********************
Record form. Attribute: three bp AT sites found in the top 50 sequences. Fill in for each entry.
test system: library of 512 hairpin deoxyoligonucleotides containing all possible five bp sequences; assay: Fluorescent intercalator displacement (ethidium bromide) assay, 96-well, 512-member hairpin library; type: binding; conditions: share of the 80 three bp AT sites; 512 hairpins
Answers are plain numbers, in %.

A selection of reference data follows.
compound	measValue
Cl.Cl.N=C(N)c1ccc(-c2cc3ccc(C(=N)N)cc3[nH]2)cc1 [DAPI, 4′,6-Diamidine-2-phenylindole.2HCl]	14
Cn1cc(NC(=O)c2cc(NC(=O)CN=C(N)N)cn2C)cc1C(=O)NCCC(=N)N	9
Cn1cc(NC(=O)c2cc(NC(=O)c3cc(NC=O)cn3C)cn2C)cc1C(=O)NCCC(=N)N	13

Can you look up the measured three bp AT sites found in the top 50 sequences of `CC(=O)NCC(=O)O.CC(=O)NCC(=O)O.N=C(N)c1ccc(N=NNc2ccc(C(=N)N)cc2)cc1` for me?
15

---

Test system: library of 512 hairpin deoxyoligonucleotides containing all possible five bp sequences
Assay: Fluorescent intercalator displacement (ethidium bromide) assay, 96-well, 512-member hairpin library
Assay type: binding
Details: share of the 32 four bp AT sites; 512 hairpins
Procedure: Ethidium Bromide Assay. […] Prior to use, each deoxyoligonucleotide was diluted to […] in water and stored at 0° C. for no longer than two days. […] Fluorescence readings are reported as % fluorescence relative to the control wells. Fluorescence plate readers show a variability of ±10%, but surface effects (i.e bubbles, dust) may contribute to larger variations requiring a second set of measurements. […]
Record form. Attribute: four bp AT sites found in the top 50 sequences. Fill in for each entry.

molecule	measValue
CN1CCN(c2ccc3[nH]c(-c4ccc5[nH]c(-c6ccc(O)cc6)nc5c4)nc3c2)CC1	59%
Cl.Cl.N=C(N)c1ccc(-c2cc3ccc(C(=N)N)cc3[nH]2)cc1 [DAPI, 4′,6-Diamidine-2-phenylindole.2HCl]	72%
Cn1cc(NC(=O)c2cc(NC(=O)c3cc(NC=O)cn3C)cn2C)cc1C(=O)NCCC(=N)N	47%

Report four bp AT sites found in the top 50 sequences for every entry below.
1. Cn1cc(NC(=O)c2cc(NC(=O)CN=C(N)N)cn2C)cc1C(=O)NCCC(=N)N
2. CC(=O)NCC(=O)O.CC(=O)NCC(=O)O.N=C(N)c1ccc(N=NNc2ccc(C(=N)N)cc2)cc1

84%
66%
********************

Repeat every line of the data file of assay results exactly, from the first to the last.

Record form. Attribute: three bp AT sites found in the top 50 sequences. Fill in for each entry.
test system: library of 512 hairpin deoxyoligonucleotides containing all possible five bp sequences; assay: Fluorescent intercalator displacement (ethidium bromide) assay, 96-well, 512-member hairpin library; type: binding; conditions: share of the 80 three bp AT sites; 512 hairpins
Answers are plain numbers, in %.

A selection of reference data follows.
compound	measValue
Cl.Cl.N=C(N)c1ccc(-c2cc3ccc(C(=N)N)cc3[nH]2)cc1 [DAPI, 4′,6-Diamidine-2-phenylindole.2HCl]	14
Cn1cc(NC(=O)c2cc(NC(=O)CN=C(N)N)cn2C)cc1C(=O)NCCC(=N)N	9
Cn1cc(NC(=O)c2cc(NC(=O)c3cc(NC=O)cn3C)cn2C)cc1C(=O)NCCC(=N)N	13

Can you look up the measured three bp AT sites found in the top 50 sequences of `CC(=O)NCC(=O)O.CC(=O)NCC(=O)O.N=C(N)c1ccc(N=NNc2ccc(C(=N)N)cc2)cc1` for me?
15

---

Test system: library of 512 hairpin deoxyoligonucleotides containing all possible five bp sequences
Assay: Fluorescent intercalator displacement (ethidium bromide) assay, 96-well, 512-member hairpin library
Assay type: binding
Details: share of the 32 four bp AT sites; 512 hairpins
Procedure: Ethidium Bromide Assay. […] Prior to use, each deoxyoligonucleotide was diluted to […] in water and stored at 0° C. for no longer than two days. […] Fluorescence readings are reported as % fluorescence relative to the control wells. Fluorescence plate readers show a variability of ±10%, but surface effects (i.e bubbles, dust) may contribute to larger variations requiring a second set of measurements. […]
Record form. Attribute: four bp AT sites found in the top 50 sequences. Fill in for each entry.

molecule	measValue
CN1CCN(c2ccc3[nH]c(-c4ccc5[nH]c(-c6ccc(O)cc6)nc5c4)nc3c2)CC1	59%
Cl.Cl.N=C(N)c1ccc(-c2cc3ccc(C(=N)N)cc3[nH]2)cc1 [DAPI, 4′,6-Diamidine-2-phenylindole.2HCl]	72%
Cn1cc(NC(=O)c2cc(NC(=O)c3cc(NC=O)cn3C)cn2C)cc1C(=O)NCCC(=N)N	47%

Report four bp AT sites found in the top 50 sequences for every entry below.
1. Cn1cc(NC(=O)c2cc(NC(=O)CN=C(N)N)cn2C)cc1C(=O)NCCC(=N)N
2. CC(=O)NCC(=O)O.CC(=O)NCC(=O)O.N=C(N)c1ccc(N=NNc2ccc(C(=N)N)cc2)cc1

84%
66%